Donald Trump has gone on a tweet storm again. His target: House Speaker Paul Ryan.
The GOP presidential nominee on Tuesday took to Twitter to lash out at Ryan, a fellow Republican, just a month before Election Day. The blast of tweets, which labeled Ryan "weak and ineffective, further fractures a party that already appears to be divided.
Trump complained the GOP leadership didn't provide him support in one tweet:
Then he struck out at Ryan, painting him as a traitor:
And then Trump proclaimed his "shackles" have finally been removed:
Ryan's office, however, offered a statement that appeared to offer the presidential nominee some advice.
"Paul Ryan is focusing the next month on defeating Democrats," the statement read. "All Republicans running for office should probably do the same."
The Twitter tirade comes a day after Ryan held a conference call with House Republicans declaring he'd no longer defend the GOP presidential candidate following a leak of Trump's sexually charged statements about women caught on tape 11 years ago.
If you think Trump is going to let up, think again. During Sunday's second presidential debate, the most tweeted of all time, co-moderator Anderson Cooper questioned whether Trump's early-morning Twitter rants are "the discipline of a good leader."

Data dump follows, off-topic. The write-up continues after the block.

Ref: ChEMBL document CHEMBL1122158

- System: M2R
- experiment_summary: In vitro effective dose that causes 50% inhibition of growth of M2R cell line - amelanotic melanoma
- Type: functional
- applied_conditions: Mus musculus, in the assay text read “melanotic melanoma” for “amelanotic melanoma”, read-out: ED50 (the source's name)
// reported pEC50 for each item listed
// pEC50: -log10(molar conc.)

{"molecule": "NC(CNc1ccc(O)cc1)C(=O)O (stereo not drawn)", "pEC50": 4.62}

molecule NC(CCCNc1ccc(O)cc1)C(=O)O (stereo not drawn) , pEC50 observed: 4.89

Trump was unapologetic.
"Tweeting happens to be a modern-day form of communication. I mean, you can like or not like it. I have between Facebook and Twitter, I have almost 25 million people," he said. "It's a very effective form of communication. I'm not unproud of it, to be honest with you."
First published October 11, 8:39 a.m. PT.
Update, 10:35 a.m. PT: Adds Trump's explanation from the presidential debate on why he uses Twitter.
US Tech Policy
reading•Trump's newest tweet storm targets House Speaker Paul Ryan
Jan 27•Republican lawmaker says tech execs should watch what they say
Jan 26•Facebook, Google and Twitter reveal little in answers to Senate
Jan 23•Democrats urge Facebook and Twitter to probe Russian bots
Jan 23•With two questions, Facebook is deciding the future of news